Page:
Parishioners need an opportunity to say good-bye and acknowledge memories at their previous worship space. At the same time parishioners should be led to be thankful for the new space and look forward to their future experiences in the new worship space. If the current worship space is to be renovated, a leave-taking ritual should occur just before renovation begins. If desired, we assist the parish in developing rituals for leaving the current worship space, taking existing art to the new space and final closing of the doors. Every new worship space will be unfamiliar to the ministers who will serve in that space. To help these ministers be prepared for their tasks we offer a weekend ministry training session about one month before completion of construction. We also provide a final liturgical narrative describing all the liturgical aspects of the church for use in the dedication and publicity of the church building.
Step 12: Aftercare
Every new worship space has a few unexpected characteristics. If requested by the parish we attend services 3-11 months after dedication to evaluate how things are going with regard to the use of the new space. This visit can coincide with a follow-up review by the sound system supplier and acoustician, so that any issues related to acoustics can be analyzed at the same time. Of course, we always remain available to support the parish in the use of their new or renovated worship space.
Step 11: Dedication
For this special event in the life of a parish, we offer assistance in the planning and implementation of this wonderful dedication rite. Most Dioceses offer the basic blue-print of the rite, which provides what the Bishop expects and what the parish should provide. Our support is to offer suggestions regarding movement and liturgical actions during the rite so that this event highlights the worthy nature of the new worship space. Santa Maria de la Vid Church, Albuquerque, New Mexico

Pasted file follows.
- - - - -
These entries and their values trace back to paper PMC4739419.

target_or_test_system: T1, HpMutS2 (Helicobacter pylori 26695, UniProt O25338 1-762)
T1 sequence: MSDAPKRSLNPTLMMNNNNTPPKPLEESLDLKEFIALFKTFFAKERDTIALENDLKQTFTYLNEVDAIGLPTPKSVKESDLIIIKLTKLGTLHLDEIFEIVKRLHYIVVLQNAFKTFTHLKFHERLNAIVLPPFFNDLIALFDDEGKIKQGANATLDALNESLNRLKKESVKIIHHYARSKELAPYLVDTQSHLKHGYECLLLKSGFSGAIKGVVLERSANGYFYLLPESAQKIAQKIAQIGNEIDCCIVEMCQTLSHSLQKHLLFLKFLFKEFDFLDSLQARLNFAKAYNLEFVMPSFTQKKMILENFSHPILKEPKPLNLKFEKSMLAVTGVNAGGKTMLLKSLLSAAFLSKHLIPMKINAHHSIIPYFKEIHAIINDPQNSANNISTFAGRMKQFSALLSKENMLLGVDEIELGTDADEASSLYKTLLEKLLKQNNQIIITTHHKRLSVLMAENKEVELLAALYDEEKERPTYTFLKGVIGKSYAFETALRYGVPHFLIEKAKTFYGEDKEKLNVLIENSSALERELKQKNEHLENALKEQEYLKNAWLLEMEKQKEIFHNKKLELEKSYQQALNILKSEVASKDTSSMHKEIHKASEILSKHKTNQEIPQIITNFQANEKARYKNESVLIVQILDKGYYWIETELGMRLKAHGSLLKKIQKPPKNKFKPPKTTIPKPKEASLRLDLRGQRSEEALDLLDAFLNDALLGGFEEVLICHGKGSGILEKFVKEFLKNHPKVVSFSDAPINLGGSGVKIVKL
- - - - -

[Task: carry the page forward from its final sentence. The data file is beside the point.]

“ Your ability to work with us to draw from us our wants and wishes, to mesh that with current church liturgy and diocesan requirements, all within an austere budget was truly amazing” Craig Rausch, Parish Council President
LITURGICAL DESIGN A PROJECT DELIVERY PROCESS THAT GIVES THE CHURCH CONFIDENCE IN ONGOING DECISIONS
• DEVELOP THE VISION
• REFINE DESIGN TO MATCH FINANCES
• CONSTRUCTION OF PROJECT
• EDUCATE TO INFORM DESIGN
• PRODUCE DOCUMENTS FOR CONSTRUCTION
• TRAINING MINISTERS IN USE OF NEW SPACE
• ESTABLISH PARAMETERS
• SELECT ARTISTS THAT SUPPORT VISION
• CELEBRATE SUCCESS
• DESIGN A SOLUTION
• DISTRIBUTE PROJECT FOR BIDDING
• EVALUATE TO IMPROVE LITURGY
FUND-RAISING & FINANCIAL COMMITMENTS
DESIGN DEVELOPMENT/ CONSTRUCTION DOCUMENTS
LEAVE TAKING/ MINISTRY TRAINING
MASTER PLANNING/ SCHEMATIC DESIGN
BIDDING & NEGOTIATION
Dekker/Perich/Sabatini D/P/S provides comprehensive architecture, interiors, planning, structural engineering and landscape architecture services to a variety of public and private clients. With decades of experience, our firm has successfully completed thousands of projects from multi-family housing to high-tech laboratories. With offices in Albuquerque, New Mexico; Las Cruces, New Mexico; Las Vegas, Nevada; and Amarillo, Texas; a diverse staff of licensed and progressive professionals and the latest available in technology, D/P/S is able to meet the specific needs of each of our clients.
ALBUQUERQUE, NM 7601 Jefferson NE, Suite 100 - Albuquerque, NM 87109 ph.505.761.9700 - fx.505.761.4222
LAS CRUCES, NM 3050 N. Roadrunner Parkway, Suite 4 - Las Cruces, NM ph.575.521.9700 - fx.575.521.2636
AMARILLO, TX 500 S. Taylor, Suite 750 - Amarillo, TX 79101 ph.806.376.8199 - fx.806.376.8189
For questions contact Robert Habiger firstname.lastname@example.org